The winds were obtained with the VAD (Velocity Azimuth Display) technique, which is explained in most books treating Doppler radar, including Radar Observation of the Atmosphere by L.J. Battan (University of Chicago Press, 324 p). The LIDAR directly measures the radial (along-beam) component of the wind as a function of range. When scanning 360 degrees in azimuth at constant elevation angle in a horizontally homogeneous wind field, the radial component at a single range varies sinusoidally with azimuth. The phase of the sinusoid gives the wind direction, and the amplitude reveals the speed (modified by the known elevation angle). A least squares fit of a sinusoid to the data is applied to average out the effects of turbulence and random instrument uncertainties over the VAD circle.
The LIDAR only operates above 500 m, therefore the wind profile begins above the ground surface. The vertical spacing depends on range gate spacing and elevation angle, which the operators varied from one VAD to another. Maximum height was set by signal/noise limitations or blockage by clouds. Data were edited to remove spurious values. Data in the planetary boundary layer are usually continuous, but gaps appear occasionally in profiles extending to several kilometers. Profiles were unsmoothed, and the LIDAR's short pulse made adjacent data points almost independent.
The NOAA's pulsed, coherent, carbon dioxide Doppler LIDAR, is a hybrid carbon dioxide laser transmitting at 10.59 micrometer wavelength (or any other selectable wavelength) by a hill-climbing servo, while the local oscillator (another carbon dioxide laser) is held 20 MHz below the hybrid with another servo loop. The Ultra-violet pre-ionized power laser is seeded by the hybrid and produces S-polarized pulses of about 0.4 microsecond duration (in the short-pulse mode used at FIFE) at a 1-20 Hz pulse repetition frequency. Post et al. (1981) had described the instrument in detail.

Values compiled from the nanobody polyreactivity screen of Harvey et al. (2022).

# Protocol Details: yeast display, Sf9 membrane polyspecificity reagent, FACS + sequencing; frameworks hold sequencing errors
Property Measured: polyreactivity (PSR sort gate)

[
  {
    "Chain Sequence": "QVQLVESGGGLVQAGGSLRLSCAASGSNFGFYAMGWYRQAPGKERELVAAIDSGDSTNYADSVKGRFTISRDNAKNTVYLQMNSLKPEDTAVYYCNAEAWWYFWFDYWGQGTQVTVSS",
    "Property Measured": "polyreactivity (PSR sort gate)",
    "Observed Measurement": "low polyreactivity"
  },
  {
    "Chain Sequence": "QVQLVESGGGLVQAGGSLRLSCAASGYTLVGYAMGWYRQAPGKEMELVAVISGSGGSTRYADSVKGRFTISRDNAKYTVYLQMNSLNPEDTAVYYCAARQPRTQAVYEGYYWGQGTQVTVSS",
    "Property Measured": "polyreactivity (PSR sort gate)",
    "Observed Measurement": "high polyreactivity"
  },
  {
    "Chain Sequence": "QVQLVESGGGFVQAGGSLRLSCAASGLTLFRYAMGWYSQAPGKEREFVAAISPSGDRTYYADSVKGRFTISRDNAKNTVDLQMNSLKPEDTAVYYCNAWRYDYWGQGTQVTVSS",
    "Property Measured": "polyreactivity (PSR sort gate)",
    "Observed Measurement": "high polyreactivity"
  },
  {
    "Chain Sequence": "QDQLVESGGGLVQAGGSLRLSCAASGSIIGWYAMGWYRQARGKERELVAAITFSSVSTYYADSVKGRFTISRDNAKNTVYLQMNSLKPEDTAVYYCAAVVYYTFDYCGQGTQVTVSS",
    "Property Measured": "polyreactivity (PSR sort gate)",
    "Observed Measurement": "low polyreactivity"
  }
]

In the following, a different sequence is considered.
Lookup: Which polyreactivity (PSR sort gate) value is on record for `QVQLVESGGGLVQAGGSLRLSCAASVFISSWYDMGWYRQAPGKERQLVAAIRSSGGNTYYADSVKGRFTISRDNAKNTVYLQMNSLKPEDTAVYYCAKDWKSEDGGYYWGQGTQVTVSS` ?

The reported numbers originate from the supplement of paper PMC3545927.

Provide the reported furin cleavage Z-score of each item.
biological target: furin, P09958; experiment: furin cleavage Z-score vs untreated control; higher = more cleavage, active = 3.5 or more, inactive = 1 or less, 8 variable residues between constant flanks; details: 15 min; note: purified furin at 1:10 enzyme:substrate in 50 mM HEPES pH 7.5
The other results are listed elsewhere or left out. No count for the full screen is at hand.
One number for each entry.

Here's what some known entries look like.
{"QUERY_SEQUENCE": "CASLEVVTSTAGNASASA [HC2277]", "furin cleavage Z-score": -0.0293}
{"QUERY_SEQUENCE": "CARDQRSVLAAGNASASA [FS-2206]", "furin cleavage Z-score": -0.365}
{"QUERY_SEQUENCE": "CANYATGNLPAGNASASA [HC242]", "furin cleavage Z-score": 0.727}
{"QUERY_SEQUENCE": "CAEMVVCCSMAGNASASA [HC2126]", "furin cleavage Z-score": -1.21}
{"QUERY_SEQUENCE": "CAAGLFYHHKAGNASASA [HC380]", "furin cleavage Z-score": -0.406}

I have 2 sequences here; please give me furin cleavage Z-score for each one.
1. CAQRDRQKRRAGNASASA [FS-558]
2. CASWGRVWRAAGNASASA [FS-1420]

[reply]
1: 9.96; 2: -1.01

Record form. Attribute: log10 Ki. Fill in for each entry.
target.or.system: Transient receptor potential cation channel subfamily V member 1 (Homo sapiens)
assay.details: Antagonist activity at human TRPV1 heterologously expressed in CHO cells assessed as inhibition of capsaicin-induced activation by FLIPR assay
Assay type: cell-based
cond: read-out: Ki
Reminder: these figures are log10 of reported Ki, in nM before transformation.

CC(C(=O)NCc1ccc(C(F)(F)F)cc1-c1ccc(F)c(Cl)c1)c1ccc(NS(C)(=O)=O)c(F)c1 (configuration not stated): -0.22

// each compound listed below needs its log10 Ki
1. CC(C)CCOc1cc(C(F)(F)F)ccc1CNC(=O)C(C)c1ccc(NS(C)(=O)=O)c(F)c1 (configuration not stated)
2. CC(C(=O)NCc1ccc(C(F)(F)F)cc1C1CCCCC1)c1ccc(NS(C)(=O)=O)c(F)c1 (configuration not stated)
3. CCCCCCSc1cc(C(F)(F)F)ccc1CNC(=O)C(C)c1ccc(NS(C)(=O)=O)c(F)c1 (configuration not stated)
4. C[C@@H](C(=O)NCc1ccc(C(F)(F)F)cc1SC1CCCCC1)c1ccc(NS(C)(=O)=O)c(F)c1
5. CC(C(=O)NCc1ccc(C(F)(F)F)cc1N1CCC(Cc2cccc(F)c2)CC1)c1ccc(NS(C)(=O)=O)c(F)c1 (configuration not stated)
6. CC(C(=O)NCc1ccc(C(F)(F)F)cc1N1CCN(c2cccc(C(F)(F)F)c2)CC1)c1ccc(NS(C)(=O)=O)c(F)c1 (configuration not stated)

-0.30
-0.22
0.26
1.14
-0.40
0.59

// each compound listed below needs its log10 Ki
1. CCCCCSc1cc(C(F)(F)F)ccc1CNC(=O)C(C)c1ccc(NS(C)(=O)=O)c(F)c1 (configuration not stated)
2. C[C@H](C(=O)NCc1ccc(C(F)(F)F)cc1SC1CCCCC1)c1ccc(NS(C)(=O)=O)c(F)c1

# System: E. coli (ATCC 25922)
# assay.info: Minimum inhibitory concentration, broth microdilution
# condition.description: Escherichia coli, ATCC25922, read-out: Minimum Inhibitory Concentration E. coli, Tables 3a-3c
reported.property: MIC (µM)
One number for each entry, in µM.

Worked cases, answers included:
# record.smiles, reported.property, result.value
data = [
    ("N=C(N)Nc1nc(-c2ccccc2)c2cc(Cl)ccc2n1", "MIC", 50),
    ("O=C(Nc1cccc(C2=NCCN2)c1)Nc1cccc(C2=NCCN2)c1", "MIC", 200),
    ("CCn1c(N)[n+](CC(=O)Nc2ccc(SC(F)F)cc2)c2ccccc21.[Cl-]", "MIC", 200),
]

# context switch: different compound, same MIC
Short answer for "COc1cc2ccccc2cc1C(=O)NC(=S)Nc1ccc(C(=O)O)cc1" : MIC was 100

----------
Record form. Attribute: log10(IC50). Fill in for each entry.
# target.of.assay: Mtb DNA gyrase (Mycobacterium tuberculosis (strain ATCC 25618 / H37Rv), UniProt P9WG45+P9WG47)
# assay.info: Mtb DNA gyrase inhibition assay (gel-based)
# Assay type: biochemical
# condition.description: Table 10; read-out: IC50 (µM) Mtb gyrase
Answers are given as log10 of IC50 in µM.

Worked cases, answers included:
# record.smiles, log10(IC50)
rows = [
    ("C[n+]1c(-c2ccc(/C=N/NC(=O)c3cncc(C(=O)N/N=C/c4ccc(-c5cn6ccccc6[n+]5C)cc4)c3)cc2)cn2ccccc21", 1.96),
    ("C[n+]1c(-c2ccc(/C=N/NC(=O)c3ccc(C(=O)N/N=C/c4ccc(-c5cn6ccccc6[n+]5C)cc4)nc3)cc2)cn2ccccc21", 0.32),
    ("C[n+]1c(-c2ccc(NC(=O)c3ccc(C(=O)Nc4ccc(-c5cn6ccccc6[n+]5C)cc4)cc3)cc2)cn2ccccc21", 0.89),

The LIDAR is mounted in a trailer of a semi-truck with the scanner on the roof.
The purpose of the semi-trailer-mounted carbon dioxide Doppler LIDAR system developed by NOAA was to measure atmospheric winds, turbulence, and energy backscatter, using aerosols as tracers.
Wind speed and direction.
The pulsed Doppler LIDAR measures the radial component of the air velocity (positive toward the LIDAR) as a function of range along the beam. The LIDAR performed a conical scan through a full circle in the azimuth plane at constant elevation angle, to obtain the radial component of the air velocity. Azimuth is measured clockwise from North at a specified time. The scan was repeated many times within a period long enough (typically 1 h) to sample a number of advecting eddies up to the largest scale of interest in the turbulent spectrum.
Energy is directed through a germanium wedged plate that acts as a transmit/receive (T/R) switch and into a ZnSe Fresno rhombi, which changes the polarization to circular. The beam then enters an 28 cm parabolic off-axis telescope. The telescope output is directed vertically through the roof (of the semi-trailer) to an azimuth/ elevation scanner.
Return signals pass through the system on a precise reverse path, and are changed to p-polarization on emerging from the Fresno rhombi. These signals are then reflected from the T/R switch onto the detector where heterodyne mixing with the local oscillator occurs. The 20 MHz offset in the local oscillator frequency permits discrimination between receding and approaching velocity components of scatterers.
The system is capable of scanning through the roof of the trailer at an elevation of -5 degree to 90 degrees and an azimuth 0 degrees to 360 degrees, with a 0.1 degree accuracy.
NOAA/Wave Propagation Laboratory
Backscatter amplitude is calibrated by reference to signals from a sand-paper target of known reflectance. Doppler shift is calibrated by checking digitizer clock frequency and checked by return from a stationary target.
Velocity accuracy for each range gate (150 m in length) using a 3-beam average was typically 0.7 meters/second r.m.s when there is high signal-to-noise ratio (i.e., plentiful dust particles).
Calibration was performed weekly.
Data were normally acquired at a 20 Hz pulse rate with a 3 pulse average. Scanning modes were alternated among 3 methods, with usually an hour spent continuously on one method:
Signal was sampled at 15 MHz rate (10 m range interval) and processed in real time to 150 m range gate values of radial Doppler velocity and back-scatter intensity. These data and housekeeping information were recorded on magnetic tape for later analysis as described in Eberhard et al. (1989) and Gal-Chen et al. (1991).